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Queens residents celebrate Phagwah

Float with colorfully dressed celebrants of Phagwah Parade.
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The warm friendliness of participants at the Grand 29th Annual Phagwah Parade, melted the cold weather that blanketed Richmond Hill, Queens last Sunday, March 12, as hundreds of Indo-Caribbean nationals and citizens of all religions and races, lined the streets, while others danced on colorful floats to celebrate the Hindu festival of Holi.

Kids from as young as six, braved the cold temperature, and marched, played the tassa drum, while onlookers wearing white attire, bathe each other with ‘abrack’ — multi-colored powder, during the joyous welcome spring.

Sharmaine travelled all the way from Waterbury, Connecticut for the first time after coming from Guyana 29 years ago. She wanted to celebrate the richness, and colorful spectacle of her culture.

Her 17-year American-born son, who was experiencing the music and the floats for the first time, also, expressed his love of “mettai”- a sweet treat, as well as - pholouri and curry he enjoys.

“Despite the frigid temps, we are happy to be here to enjoy the music and dancing, and to take part in our culture said the group, carrying Guyana flags.

Guyanese celebrated in 20 floats, adorned with flowers, and streamers. They danced to infectious Indian music, and douse each other in colored powder.

Consul General to New York, Barbara Atherly, at her first Phagwah festival since taking office, wished celebrants a “Happy Holi or Happy Phagwah” — especially to the Guyanese Indians.

She stated that Holi is one of the most joyful and colorful festivals in the Hindu calendar, and an opportunity to embrace each other.

She noted that although the weather was cold, there was lots of love, warmth and friendship among the participants.

“I think this is what we should use to reach out to each at all times, love, and togetherness, “she said.

City Council member candidate, Richard S. David, who could very well become the first Guyanese-born to occupy a seat to represent constituents of Council District 28, in Queens, expressed excitement, being at the largest symbolic festival in New York, and indicated that he would be pushing to make sure Hindus observe Phagwah as a holiday.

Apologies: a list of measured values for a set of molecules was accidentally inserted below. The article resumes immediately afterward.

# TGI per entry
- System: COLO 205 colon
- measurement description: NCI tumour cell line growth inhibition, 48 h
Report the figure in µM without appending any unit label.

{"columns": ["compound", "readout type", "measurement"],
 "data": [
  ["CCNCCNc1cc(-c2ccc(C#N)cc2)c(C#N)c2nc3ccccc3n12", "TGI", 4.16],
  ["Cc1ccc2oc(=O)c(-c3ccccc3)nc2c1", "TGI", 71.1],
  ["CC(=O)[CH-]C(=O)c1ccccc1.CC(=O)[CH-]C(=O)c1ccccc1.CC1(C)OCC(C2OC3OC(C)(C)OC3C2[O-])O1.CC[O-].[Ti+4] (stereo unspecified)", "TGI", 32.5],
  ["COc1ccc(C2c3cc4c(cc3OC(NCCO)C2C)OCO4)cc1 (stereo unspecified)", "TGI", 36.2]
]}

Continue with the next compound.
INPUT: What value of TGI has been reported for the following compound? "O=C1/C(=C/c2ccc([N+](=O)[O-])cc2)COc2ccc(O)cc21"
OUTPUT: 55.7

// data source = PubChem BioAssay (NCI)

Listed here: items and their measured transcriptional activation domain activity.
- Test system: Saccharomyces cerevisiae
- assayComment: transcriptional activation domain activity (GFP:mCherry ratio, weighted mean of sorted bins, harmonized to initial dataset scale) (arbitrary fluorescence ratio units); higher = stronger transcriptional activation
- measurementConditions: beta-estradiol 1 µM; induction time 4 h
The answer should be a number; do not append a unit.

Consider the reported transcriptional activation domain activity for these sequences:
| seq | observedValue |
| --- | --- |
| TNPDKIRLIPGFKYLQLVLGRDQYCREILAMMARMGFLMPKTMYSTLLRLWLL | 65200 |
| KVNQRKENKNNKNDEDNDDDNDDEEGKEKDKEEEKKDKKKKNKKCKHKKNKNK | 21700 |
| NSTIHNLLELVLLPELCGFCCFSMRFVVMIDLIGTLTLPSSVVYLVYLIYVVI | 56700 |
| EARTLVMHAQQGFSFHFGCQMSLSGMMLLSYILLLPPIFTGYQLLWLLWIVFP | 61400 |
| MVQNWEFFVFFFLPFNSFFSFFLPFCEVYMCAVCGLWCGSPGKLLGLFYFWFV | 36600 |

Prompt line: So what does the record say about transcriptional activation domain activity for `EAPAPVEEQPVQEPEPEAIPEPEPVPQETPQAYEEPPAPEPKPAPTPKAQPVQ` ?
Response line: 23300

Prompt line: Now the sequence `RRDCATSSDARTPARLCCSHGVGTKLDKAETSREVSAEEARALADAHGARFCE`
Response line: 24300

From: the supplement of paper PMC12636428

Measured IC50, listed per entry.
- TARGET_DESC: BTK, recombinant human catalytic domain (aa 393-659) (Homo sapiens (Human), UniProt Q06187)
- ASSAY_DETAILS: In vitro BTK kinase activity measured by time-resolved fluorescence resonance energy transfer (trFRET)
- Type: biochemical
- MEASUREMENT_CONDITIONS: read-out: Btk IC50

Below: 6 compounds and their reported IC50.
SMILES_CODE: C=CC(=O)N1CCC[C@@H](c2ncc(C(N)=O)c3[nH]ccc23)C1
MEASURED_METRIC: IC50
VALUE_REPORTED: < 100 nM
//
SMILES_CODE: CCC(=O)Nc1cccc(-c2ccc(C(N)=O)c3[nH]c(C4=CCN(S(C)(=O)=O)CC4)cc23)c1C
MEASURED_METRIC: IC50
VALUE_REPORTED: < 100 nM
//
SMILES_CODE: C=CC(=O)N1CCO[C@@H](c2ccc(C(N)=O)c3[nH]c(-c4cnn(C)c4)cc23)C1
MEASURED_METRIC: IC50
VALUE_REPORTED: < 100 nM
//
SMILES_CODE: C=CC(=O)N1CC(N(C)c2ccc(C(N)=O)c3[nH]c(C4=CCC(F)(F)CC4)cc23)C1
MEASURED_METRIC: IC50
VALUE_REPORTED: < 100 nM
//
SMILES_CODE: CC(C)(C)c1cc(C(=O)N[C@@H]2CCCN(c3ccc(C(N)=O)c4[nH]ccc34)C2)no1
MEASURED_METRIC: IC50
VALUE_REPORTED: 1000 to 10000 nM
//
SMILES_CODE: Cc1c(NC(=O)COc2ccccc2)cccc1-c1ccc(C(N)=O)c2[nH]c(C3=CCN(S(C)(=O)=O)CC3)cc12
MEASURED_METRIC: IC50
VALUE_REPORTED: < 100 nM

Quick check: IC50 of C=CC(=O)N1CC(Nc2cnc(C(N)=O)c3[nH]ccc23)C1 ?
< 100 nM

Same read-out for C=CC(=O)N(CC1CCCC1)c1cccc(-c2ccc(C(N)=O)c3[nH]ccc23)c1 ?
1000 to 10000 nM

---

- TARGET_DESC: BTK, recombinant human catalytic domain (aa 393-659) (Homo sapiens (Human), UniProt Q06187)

“We are not second-class citizens, thousands of people came out here to celebrate Holi or Phagwah, it is amazing how people of all race, and religion come together to celebrate, the same way, it is done Guyana, in peace and love. “I will be fighting in the council for us to have a holiday in observance of Phagwah,” he said.

Organizer, Herman Singh, of the Federation of Hindu Mandir Inc. and the Arya Spiritual Center said it takes the entire community of Richmond Hill to put the Phagwah Parade together, but funding is still needed to offset the various elements to make it successful.

The parade cost upwards of $26,000, but the financial support of business made it possible for citizens to come out and celebrate, despite the cold weather.

“We want to thank the business community for making this parade a success,” said Singh who also acknowledged the support of the NYPD over the years, which led the parade this year dressed in ceremonial uniform.

“Phagwah is a festival where all barriers are broken down. It is about peace, on the day of Phagwah, everyone become the same, people from different background, we all look the same when we wear the colors, we are all happy to celebrate,” said Singh.

Pandit Ramlall, under whose leadership at the Arya Spiritual Center, pioneered the Phagwah celebration, and now in his nineties, was a Grand Marshall.

Romeo Hitlall, another prominent community leader, who recently unveiled a Lions Club International sign on the 100th anniversary to welcome visitors to Richmond Hill, said the community was very proud to be celebrating the 29th Phagwah Parade.

Along with 10 committee members, Hitlall said the planning started one year ago, and despite the cold weather it was all worth being out in the parade that culminated with a cultural presentation of Chowtaal singing, dance, and music, that were followed by the feasting of vegetarian food and sweets.

Vice Chancellor of the University of Guyana, Ivlaw Griffith, and President of the Guyana Tri-State Alliance, Patricia Jordon-Langford wished Guyanese a Happy Phagwah.

The festival of Holi, or Phagwah, celebrates the triumph of good over evil.

Posted 12:00 am, March 14, 2017
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